Guest Author: Arumugam Kalimuthu | Program Director | WASH Institute
Sanitation and the need to comprehensively address its varied challenges is emerging as a key priority in India and other developing countries across the world, and in the past 2 years the Indian Government’s promotion of Swachh Bharat (Clean India) has pushed the issue into the limelight – and kept it there. This is essential for India where nearly 50 percent of India’s population still defecates in the open. This sanitation deficit is inextricably linked to poor health outcomes (WHO, 2012) and as Unicef estimates that 1000 children dies every day because of diarrhea caused by this. In a bid to address the issue the government and development agencies in India have undertaken major initiatives in support of “fixed-point” defecation – primarily through construction of toilets and promotion of “ODF” Villages (unless you ensure the entire village is ODF – Open Defacation Free – then you still risk disease spread). However, the increased coverage has created a new problem: not enough attention to managing fecal sludge, especially at the household level.
Fecal Sludge and Septage Management (FSSM) refers to the safe removal/emptying, transport, treatment and disposal of fecal sludge and septage. In India’s urban and peri-urban areas, as well as in villages, there has never been any planning for managing this waste and now that efforts to get people to use toilets are succeeding, the new problem of how to manage the Fecal Sludge and Septage needs urgent attention. Proper and regular removal of fecal sludge from toilet pits and septic tanks requires safe transportation, treatment and disposal to avoid threat to human health and the environment.
Besides the usual contaminants characterized by biological oxygen demand and chemical oxygen demand, fecal sludge contains ammonia/nitrogen and phosphorus, which can adversely affect surface and ground water quality. Notably, the more serious and immediate concern is the health risk posed by pathogens, viruses and parasites that fecal sludge harbors. The inadequate attention on the matter has led to some collectors and tanker operators dumping the sludge either in bodies of water or on the outskirts of cities leading to contamination of drinking water sources, piped supplies, hand pumps, agriculture crops, vegetables etc.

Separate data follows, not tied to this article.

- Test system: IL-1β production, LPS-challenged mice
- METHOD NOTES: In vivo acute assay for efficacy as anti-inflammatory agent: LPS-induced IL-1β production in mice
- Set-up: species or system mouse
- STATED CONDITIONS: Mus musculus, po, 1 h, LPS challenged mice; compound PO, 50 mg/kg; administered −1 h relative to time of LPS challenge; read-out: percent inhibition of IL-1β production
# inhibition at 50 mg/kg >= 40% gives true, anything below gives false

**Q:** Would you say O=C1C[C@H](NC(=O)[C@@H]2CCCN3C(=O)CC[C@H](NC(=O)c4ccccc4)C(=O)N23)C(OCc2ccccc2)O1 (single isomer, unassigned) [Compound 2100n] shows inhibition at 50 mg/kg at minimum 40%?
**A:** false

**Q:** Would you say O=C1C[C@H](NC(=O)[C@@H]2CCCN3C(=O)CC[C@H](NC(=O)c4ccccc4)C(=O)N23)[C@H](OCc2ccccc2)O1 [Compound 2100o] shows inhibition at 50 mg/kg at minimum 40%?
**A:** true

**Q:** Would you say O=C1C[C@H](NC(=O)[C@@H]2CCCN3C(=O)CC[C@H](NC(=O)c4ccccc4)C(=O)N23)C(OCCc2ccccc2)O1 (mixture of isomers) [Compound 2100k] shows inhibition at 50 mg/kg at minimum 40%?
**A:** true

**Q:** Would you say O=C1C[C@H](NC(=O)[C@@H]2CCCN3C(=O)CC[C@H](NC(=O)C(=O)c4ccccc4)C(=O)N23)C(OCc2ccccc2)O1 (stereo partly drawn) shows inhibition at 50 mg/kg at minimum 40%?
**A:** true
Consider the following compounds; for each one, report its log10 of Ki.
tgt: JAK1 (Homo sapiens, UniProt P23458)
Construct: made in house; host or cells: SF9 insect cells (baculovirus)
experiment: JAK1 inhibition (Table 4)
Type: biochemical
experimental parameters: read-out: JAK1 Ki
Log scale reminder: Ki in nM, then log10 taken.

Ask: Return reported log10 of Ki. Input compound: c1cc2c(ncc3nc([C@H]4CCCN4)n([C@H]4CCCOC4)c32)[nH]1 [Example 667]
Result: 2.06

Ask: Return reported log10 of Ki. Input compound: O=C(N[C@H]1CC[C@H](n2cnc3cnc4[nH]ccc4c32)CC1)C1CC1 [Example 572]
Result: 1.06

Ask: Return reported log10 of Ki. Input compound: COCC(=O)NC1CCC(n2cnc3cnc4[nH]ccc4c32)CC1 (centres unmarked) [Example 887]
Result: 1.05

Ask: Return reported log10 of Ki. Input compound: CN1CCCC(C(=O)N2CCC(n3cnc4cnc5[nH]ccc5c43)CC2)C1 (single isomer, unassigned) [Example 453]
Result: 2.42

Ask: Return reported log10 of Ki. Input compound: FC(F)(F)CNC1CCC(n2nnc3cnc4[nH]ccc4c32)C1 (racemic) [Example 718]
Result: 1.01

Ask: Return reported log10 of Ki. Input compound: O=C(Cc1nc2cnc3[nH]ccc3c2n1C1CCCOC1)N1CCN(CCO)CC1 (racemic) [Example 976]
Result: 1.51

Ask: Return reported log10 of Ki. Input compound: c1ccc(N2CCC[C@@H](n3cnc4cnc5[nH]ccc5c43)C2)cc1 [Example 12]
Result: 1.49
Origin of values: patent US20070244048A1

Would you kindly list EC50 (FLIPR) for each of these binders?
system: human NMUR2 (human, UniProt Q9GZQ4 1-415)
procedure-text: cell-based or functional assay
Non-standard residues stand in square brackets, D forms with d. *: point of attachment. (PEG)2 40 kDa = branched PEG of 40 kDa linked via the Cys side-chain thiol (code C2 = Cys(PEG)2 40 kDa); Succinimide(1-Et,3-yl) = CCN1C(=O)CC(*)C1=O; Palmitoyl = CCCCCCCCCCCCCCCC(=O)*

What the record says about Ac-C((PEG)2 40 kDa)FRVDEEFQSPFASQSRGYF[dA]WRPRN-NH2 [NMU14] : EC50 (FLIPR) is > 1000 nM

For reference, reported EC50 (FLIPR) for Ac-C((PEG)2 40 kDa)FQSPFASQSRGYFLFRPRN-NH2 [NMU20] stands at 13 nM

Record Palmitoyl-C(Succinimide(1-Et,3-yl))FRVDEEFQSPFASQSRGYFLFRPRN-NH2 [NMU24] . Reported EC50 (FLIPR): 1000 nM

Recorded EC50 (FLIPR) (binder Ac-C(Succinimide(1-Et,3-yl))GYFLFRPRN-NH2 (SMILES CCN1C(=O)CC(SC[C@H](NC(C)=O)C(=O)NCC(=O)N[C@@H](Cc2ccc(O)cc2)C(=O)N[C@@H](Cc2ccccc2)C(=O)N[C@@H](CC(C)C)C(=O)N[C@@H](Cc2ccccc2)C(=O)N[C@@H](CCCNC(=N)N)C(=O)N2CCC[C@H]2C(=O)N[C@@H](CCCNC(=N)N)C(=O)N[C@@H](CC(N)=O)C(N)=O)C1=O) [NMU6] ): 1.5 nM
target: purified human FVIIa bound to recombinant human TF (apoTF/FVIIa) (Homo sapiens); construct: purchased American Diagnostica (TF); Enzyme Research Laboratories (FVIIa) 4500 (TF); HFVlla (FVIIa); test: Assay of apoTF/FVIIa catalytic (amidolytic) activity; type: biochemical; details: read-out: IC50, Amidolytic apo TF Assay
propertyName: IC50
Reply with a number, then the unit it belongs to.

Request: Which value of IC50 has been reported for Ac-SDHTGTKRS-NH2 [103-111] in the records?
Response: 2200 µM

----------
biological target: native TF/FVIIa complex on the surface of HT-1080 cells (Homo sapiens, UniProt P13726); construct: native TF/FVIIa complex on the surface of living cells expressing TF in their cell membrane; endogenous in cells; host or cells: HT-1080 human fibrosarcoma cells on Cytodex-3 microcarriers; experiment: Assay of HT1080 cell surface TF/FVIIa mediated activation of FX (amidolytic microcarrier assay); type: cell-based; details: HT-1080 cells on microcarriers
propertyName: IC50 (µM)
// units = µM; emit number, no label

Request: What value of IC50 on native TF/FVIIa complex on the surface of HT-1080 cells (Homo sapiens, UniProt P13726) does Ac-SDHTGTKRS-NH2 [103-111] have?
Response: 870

Lack of infrastructure and systems means that in most towns mechanized de-sludging devices are not available and fecal sludge is removed manually from pits/tanks, causing serious exposure to manual scavenger’s/sanitation workers and leading to, among others, skin and respiratory infections and reduced life span. In India, despite manual scavenging being banned through a recent legislation the practice continues across the country illegally. In view of its multiple threats to human health and environment, effective and safe management of fecal sludge, including its removal, collection, handling, transport, treatment, and disposal, must be viewed as an integral component of a comprehensive sanitation agenda.
The urgent issue of how the fecal sludge from these on-site facilities is to be handled is in need of due consideration. Unless the issue of sanitation is addressed holistically, India cannot hope to have definitive systems in place to improve sanitation and the health of its people. For it to be sustainable, the model for FSSM service provision must be viable, comprehensive, technologically sound and affordable.
Many organizations such as the WASH Institute, CDD Society etc. have been conducting research in different parts of the country in sludge and septage management as they try to find innovative technologies for treating and using fecal sludge.
Recent research has attempted to separate the solid and liquid elements in fecal sludge at the source point using different methods by Solid Liquid separation and Treatment; through treatment of the liquid effluent from the septic tank through chlorination and electro chlorination mechanisms; by treating and drying fecal sludge for agricultural use as fertilizers; and by finding avenues to transform the fecal sludge into biomass and use it for renewable energy. The results of these and similar research through out South Asia are yet to be determined, but the quantity of the research ongoing both within the country itself and its neighboring countries gives hope for the future sanitation goals of India.
What is clear is that unless India does find a solution for FSSM soon then the new momentum built up across the country to use toilets will become a new source of disease and ill health instead of a solution.
The WASH Institute was set up 10 years ago to build capacity across India to ensure safe water and sanitation services for all; it runs formal and non-formal courses for key skills in the water and sanitation sector and conducts research into appropriate technological solutions. The Institute is the technical support agency to the Ministry of Urban Development to implement Swachh Bharat across all urban bodies in India.
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